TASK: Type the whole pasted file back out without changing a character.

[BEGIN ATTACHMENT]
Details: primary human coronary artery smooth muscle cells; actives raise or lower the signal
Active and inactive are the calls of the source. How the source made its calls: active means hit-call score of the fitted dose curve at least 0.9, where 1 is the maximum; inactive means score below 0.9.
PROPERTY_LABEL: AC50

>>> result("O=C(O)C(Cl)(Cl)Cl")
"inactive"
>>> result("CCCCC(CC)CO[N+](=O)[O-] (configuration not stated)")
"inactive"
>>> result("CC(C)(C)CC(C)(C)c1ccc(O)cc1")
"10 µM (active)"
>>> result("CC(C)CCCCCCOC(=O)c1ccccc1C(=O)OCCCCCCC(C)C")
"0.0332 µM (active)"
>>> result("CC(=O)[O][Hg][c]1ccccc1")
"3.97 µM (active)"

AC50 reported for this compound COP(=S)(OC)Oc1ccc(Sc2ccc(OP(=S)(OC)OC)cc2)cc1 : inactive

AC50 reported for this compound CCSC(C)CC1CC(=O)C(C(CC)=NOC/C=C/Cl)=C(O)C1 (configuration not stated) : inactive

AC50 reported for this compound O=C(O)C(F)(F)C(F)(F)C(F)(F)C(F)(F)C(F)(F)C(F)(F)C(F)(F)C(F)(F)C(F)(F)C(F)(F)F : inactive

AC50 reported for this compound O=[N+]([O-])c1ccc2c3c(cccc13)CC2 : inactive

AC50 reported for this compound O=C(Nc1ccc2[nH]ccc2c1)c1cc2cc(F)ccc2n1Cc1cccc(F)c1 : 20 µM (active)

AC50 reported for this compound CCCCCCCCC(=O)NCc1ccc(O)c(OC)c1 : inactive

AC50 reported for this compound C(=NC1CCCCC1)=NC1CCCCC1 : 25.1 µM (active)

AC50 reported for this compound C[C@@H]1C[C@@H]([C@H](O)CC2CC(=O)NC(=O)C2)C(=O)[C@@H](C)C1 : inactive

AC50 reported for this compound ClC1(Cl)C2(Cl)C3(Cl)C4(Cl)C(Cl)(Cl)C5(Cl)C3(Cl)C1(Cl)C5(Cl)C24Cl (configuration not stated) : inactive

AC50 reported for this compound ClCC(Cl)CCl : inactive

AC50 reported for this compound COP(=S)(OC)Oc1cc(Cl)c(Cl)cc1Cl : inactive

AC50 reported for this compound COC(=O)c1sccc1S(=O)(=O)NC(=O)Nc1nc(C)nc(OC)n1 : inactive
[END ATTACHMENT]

Details: primary human coronary artery smooth muscle cells; actives raise or lower the signal
Active and inactive are the calls of the source. How the source made its calls: active means hit-call score of the fitted dose curve at least 0.9, where 1 is the maximum; inactive means score below 0.9.
PROPERTY_LABEL: AC50

>>> result("O=C(O)C(Cl)(Cl)Cl")
"inactive"
>>> result("CCCCC(CC)CO[N+](=O)[O-] (configuration not stated)")
"inactive"
>>> result("CC(C)(C)CC(C)(C)c1ccc(O)cc1")
"10 µM (active)"
>>> result("CC(C)CCCCCCOC(=O)c1ccccc1C(=O)OCCCCCCC(C)C")
"0.0332 µM (active)"
>>> result("CC(=O)[O][Hg][c]1ccccc1")
"3.97 µM (active)"

AC50 reported for this compound COP(=S)(OC)Oc1ccc(Sc2ccc(OP(=S)(OC)OC)cc2)cc1 : inactive

AC50 reported for this compound CCSC(C)CC1CC(=O)C(C(CC)=NOC/C=C/Cl)=C(O)C1 (configuration not stated) : inactive

AC50 reported for this compound O=C(O)C(F)(F)C(F)(F)C(F)(F)C(F)(F)C(F)(F)C(F)(F)C(F)(F)C(F)(F)C(F)(F)C(F)(F)F : inactive

AC50 reported for this compound O=[N+]([O-])c1ccc2c3c(cccc13)CC2 : inactive

AC50 reported for this compound O=C(Nc1ccc2[nH]ccc2c1)c1cc2cc(F)ccc2n1Cc1cccc(F)c1 : 20 µM (active)

AC50 reported for this compound CCCCCCCCC(=O)NCc1ccc(O)c(OC)c1 : inactive

AC50 reported for this compound C(=NC1CCCCC1)=NC1CCCCC1 : 25.1 µM (active)

AC50 reported for this compound C[C@@H]1C[C@@H]([C@H](O)CC2CC(=O)NC(=O)C2)C(=O)[C@@H](C)C1 : inactive

AC50 reported for this compound ClC1(Cl)C2(Cl)C3(Cl)C4(Cl)C(Cl)(Cl)C5(Cl)C3(Cl)C1(Cl)C5(Cl)C24Cl (configuration not stated) : inactive

AC50 reported for this compound ClCC(Cl)CCl : inactive

AC50 reported for this compound COP(=S)(OC)Oc1cc(Cl)c(Cl)cc1Cl : inactive

AC50 reported for this compound COC(=O)c1sccc1S(=O)(=O)NC(=O)Nc1nc(C)nc(OC)n1 : inactive